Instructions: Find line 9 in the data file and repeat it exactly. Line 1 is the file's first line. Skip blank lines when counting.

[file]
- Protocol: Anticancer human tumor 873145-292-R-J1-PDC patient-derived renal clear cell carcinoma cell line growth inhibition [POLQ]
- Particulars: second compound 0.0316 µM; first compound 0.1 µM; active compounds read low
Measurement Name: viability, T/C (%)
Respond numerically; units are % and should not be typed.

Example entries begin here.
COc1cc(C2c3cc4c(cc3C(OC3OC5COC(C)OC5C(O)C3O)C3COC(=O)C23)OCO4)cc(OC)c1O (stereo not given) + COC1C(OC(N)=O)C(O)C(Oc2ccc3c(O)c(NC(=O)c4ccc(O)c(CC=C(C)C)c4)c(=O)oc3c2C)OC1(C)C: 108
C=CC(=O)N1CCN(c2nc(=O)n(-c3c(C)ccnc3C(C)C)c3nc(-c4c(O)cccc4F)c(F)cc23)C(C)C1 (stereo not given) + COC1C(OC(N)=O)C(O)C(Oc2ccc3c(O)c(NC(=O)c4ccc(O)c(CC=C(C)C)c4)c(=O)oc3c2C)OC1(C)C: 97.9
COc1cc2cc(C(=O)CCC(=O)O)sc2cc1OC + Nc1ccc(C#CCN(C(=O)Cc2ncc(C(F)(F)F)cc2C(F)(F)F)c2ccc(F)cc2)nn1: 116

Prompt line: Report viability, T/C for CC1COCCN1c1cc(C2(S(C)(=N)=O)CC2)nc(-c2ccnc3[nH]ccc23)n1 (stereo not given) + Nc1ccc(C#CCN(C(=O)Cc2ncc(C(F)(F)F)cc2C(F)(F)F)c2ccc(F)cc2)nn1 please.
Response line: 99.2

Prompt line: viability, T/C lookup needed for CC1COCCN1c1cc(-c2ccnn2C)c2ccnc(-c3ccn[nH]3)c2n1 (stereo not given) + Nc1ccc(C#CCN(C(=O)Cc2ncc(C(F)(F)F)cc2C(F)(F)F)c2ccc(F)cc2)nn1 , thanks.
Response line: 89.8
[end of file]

Prompt line: Report viability, T/C for CC1COCCN1c1cc(C2(S(C)(=N)=O)CC2)nc(-c2ccnc3[nH]ccc23)n1 (stereo not given) + Nc1ccc(C#CCN(C(=O)Cc2ncc(C(F)(F)F)cc2C(F)(F)F)c2ccc(F)cc2)nn1 please.